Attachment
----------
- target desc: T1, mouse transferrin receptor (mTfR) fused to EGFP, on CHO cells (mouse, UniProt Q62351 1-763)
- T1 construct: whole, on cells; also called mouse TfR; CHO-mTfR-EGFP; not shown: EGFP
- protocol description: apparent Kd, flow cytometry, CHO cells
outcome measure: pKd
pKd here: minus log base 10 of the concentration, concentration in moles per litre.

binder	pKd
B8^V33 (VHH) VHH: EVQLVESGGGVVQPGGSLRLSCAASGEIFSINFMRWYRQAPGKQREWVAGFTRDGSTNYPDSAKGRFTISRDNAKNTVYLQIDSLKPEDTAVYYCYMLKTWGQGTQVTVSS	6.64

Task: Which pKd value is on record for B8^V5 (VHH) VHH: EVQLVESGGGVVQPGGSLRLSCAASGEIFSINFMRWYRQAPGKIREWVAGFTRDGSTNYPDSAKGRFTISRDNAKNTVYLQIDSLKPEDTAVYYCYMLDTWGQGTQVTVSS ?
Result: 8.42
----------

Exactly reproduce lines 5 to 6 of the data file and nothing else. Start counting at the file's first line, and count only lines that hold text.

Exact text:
pKd here: minus log base 10 of the concentration, concentration in moles per litre.

binder	pKd